So today, the mantra has changed from “Yes, we can!” To “Yes, we did!” And I have to say I’m quite happy about it.
Last night, TFN and I and voted (30 minutes in and out the door), then went to our favorite little Cajun place for some wine, food and to watch the polls. After a few drinks, we went home.
At some point on the five-minute drive home, Obama was declared the victor. We watched McCain concede, then went to bed.
This morning, nothing has changed really. The economy is still in the crapper, and everyone I know lives in fear for their jobs.
Still, at the same time, there is something hanging in the air. And, dare I say it? I think it’s hope.
I think that we all really made a difference yesterday, things are on their way to getting better. It won’t happen immediately, but it feels so good to have hope for the future again.
Everybody is walking around in a happy daze. Not only have we elected a man who will be soon beginning a historic presidency based on his race, we have elected a man who embodies ideals for us that we can end this war, that we can turn this economy around, that we can… do anything.
Quoting a text I received last night: “We so FUCKING CAN!”
This weekend marks the annual pilgrimage of the Angry Monkeys to a place not to far from Z, for our Polar Assault known as Iceman. We are all suffering from an extreme lack of training this year, and our performance will be dismal. Even so, in the interest of the theme of today, we can do this. Yes, we can.
And until we head up north, if you’re looking for us, we’ll be dancing to Joy Division.
I still have not slept.
Today, November 5, has been about feeling it, in sunshine and 70 degrees, on the beach, with neglected friends who've forgiven me.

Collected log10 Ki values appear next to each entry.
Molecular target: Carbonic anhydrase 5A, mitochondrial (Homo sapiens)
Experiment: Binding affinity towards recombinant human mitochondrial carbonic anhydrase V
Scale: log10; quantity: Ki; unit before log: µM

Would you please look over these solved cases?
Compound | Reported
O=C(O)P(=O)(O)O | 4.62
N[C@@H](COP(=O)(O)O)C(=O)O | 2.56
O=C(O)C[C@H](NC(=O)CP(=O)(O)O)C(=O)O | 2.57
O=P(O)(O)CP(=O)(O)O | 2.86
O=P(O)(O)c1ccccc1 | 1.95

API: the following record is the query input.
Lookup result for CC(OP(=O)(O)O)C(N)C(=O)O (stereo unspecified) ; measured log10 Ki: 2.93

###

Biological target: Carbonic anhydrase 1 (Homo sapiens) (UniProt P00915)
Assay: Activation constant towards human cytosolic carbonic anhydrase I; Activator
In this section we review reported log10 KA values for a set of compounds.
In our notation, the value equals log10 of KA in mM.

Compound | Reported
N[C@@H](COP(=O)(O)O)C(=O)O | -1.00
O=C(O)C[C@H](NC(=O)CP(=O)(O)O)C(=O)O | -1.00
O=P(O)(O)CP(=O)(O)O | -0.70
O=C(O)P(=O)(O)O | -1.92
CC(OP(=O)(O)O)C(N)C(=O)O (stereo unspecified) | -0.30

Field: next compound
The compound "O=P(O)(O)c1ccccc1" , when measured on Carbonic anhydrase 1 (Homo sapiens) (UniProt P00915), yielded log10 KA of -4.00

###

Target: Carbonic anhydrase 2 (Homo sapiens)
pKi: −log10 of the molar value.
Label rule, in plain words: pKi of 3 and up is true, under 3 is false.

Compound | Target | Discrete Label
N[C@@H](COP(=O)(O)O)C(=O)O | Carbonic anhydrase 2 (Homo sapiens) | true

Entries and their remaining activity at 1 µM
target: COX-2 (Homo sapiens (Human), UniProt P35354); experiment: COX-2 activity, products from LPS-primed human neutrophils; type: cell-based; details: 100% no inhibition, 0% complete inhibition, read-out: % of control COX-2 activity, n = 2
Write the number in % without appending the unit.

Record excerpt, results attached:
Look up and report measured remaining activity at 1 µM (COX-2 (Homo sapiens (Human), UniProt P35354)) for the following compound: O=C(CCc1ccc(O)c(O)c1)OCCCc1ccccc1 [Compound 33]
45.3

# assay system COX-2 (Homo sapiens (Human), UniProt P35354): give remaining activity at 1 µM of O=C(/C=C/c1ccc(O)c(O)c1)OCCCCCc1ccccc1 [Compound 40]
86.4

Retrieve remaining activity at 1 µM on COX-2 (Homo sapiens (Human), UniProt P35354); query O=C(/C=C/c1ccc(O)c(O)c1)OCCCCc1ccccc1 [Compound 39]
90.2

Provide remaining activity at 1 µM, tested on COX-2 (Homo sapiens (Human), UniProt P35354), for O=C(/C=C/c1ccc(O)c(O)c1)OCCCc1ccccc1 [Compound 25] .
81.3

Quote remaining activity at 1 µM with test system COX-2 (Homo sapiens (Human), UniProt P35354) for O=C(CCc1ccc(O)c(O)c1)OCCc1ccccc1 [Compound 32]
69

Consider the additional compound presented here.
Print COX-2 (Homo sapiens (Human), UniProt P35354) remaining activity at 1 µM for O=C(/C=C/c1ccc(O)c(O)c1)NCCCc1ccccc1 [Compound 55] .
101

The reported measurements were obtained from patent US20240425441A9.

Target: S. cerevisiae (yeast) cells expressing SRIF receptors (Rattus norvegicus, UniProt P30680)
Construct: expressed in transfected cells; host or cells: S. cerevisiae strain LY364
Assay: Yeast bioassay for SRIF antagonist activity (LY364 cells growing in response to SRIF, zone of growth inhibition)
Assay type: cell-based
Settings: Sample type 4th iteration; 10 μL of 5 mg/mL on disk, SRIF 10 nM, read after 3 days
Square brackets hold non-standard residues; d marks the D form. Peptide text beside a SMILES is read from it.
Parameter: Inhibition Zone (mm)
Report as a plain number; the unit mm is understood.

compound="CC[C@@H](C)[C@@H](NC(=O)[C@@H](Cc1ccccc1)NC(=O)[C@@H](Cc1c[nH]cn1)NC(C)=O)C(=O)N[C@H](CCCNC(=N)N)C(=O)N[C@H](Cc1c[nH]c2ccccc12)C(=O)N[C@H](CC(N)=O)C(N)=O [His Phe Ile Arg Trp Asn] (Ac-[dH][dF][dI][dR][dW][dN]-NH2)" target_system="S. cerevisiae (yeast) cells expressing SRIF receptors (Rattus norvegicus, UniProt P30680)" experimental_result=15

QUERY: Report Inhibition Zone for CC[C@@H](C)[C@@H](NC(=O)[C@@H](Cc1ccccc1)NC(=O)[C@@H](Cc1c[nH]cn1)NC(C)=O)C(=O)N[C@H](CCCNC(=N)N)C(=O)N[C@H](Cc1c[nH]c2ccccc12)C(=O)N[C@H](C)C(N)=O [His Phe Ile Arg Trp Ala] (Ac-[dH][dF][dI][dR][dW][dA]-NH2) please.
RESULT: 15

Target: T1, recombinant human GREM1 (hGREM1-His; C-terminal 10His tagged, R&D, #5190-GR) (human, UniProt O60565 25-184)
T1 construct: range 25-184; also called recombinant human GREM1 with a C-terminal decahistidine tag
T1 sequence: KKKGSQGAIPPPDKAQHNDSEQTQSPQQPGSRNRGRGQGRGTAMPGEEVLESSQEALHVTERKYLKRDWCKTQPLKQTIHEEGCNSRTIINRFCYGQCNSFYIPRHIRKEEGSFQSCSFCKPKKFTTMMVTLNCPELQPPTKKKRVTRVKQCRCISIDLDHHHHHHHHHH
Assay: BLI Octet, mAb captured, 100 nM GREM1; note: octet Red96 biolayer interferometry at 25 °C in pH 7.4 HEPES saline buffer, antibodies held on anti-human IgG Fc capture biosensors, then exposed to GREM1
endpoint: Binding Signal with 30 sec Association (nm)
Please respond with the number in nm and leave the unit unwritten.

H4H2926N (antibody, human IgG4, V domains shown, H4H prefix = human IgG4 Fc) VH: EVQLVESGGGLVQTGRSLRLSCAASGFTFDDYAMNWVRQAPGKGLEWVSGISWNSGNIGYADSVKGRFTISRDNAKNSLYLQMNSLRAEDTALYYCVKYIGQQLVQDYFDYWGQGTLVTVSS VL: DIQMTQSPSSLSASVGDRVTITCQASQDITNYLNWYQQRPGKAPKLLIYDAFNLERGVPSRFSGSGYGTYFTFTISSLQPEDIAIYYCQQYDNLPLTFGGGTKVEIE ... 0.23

In life, there are no coincidences.
There are intricately, intimately related sequences of events, the causal relationships between which are not always as readily apparent as we'd like them to be.
Remember, ten years ago, when Hollywood suggested that "Hope Floats?"
Remember what happened just a week ago Tuesday, in the city we love?
Make no mistake: hope is now torpedoing into the port of Detroit, and it ain't takin' "no" for an answer!!!
I'm hoping the presidency reflects the campaign.
Four years ago on this day, my feeling was pretty much, "We're still isolated and alone."
And then the three toughest years of my life followed abruptly.
It wasn't just Bush. His administration was in over its head, but the Democrats over compensated, and it really felt like one big crevice opened underneath the rest of us, with all of us hanging onto our friends and family in a rapidly tiring human chain.
We didn't fall in. I'm proud of that.
But last night felt like the majority of us finally acknowledged that if we work together, we can pull everyone out and seal up the crevice.
I had a new feeling of, "We're not alone. And even better, I feel a lot stronger for having survived it all. Thank God it wasn't all in vain."
Maybe it looks bleak to some who haven't been tested yet, but as for me and everyone else whose troubles were ignored by those living an American dream of 'every man for himself,' I found out I wasn't alone, and that made me feel more American than I've ever felt.
I'm proud to continue making sacrifices, so long as I know our leaders respect that we're out here.
I can keep going.
It feels like finally finding the right exit and seeing those familiar lights after driving around in darkness a long time.
The kids are asleep and Tom and I have stopped arguing over who didn't read the map right.
It's just a big feeling of relief when you've been lost so long and finally get a glimpse of the familiar again.
(Kids are in the Halloween candy again. Gotta rip a Snickers out of somebody's hand.)
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